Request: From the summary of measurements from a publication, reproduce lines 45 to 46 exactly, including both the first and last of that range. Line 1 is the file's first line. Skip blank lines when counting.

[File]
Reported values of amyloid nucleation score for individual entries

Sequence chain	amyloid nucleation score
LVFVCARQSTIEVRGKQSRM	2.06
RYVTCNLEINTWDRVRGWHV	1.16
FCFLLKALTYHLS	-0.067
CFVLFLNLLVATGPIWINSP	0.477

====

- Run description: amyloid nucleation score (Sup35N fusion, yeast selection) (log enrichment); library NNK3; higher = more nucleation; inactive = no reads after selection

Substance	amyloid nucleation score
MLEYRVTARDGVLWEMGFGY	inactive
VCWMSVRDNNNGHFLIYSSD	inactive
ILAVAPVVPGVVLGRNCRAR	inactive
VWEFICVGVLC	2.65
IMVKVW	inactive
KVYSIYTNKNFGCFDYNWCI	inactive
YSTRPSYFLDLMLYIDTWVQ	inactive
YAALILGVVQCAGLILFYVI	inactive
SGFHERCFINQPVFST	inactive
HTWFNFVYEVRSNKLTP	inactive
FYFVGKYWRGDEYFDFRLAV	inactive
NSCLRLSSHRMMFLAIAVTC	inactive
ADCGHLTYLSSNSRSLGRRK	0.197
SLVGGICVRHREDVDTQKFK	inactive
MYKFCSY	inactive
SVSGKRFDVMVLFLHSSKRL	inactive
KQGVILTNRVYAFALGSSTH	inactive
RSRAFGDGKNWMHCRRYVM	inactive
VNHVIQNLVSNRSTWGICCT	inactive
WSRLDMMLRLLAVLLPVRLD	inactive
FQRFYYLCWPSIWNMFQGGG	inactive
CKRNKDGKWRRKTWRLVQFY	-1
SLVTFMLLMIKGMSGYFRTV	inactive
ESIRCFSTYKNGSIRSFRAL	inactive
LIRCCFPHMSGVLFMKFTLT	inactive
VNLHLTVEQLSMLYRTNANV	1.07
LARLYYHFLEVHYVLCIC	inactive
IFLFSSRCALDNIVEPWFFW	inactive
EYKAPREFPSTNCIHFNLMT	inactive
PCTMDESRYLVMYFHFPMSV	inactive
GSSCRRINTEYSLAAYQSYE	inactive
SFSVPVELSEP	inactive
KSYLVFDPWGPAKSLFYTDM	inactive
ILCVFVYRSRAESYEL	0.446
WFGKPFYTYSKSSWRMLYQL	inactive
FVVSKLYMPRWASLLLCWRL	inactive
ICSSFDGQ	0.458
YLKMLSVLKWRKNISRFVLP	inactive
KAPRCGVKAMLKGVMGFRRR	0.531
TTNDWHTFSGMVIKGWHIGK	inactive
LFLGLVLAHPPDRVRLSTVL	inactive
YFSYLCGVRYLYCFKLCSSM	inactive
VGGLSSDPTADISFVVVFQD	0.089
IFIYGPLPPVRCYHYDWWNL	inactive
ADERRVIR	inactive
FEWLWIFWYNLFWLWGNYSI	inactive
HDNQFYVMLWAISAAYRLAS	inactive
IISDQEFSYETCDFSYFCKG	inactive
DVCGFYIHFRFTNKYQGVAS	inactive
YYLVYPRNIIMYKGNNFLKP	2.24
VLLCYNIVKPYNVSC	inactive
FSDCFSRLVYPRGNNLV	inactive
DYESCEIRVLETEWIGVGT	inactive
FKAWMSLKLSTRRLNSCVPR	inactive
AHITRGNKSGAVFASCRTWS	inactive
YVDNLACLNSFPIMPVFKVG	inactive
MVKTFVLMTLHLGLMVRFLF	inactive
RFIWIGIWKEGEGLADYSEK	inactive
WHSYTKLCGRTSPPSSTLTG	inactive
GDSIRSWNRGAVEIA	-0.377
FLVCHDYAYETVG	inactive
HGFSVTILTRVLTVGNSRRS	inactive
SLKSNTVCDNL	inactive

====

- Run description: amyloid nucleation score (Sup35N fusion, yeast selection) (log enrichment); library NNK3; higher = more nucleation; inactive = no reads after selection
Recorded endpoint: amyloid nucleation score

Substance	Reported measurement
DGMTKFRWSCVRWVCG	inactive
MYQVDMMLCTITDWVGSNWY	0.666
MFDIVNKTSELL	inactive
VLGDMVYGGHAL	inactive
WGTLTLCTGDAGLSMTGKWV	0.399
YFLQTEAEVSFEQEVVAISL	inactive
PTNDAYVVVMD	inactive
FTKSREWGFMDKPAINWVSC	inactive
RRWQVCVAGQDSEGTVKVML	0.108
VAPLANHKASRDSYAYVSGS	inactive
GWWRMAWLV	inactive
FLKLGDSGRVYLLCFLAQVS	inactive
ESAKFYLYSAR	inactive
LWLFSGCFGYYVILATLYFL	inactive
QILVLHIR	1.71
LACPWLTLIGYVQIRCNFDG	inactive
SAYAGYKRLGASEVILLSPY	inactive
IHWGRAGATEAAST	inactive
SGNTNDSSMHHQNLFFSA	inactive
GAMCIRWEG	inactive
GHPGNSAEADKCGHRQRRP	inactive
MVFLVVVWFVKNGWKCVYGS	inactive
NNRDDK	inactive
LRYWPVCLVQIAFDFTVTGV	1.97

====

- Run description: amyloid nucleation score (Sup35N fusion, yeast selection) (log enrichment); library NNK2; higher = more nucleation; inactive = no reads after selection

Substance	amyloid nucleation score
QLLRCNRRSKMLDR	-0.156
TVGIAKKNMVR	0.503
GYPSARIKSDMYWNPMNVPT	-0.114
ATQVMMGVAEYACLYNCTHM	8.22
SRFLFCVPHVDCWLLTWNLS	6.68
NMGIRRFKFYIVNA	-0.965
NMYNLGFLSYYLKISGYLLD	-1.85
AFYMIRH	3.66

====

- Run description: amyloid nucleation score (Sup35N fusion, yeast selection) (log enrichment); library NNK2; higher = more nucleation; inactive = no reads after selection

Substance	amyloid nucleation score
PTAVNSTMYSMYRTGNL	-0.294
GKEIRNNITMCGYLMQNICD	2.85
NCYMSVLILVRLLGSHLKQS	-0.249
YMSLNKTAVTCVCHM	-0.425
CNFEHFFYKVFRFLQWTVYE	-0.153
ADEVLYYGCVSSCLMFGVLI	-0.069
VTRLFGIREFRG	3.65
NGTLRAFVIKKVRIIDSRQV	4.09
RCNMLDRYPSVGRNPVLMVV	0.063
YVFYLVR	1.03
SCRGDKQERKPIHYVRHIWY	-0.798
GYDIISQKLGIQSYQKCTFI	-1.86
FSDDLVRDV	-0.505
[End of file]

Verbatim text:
FVVSKLYMPRWASLLLCWRL	inactive
ICSSFDGQ	0.458